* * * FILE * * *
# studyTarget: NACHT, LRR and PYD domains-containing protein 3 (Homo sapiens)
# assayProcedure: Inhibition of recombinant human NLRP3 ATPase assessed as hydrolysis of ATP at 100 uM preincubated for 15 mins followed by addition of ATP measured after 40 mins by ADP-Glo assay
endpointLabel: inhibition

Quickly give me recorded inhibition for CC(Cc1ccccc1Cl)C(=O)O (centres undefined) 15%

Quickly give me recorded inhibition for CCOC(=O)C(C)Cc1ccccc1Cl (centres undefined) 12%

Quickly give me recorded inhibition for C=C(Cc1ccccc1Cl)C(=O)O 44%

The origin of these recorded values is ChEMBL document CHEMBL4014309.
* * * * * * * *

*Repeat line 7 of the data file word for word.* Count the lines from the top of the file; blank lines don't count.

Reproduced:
The origin of these recorded values is ChEMBL document CHEMBL4014309.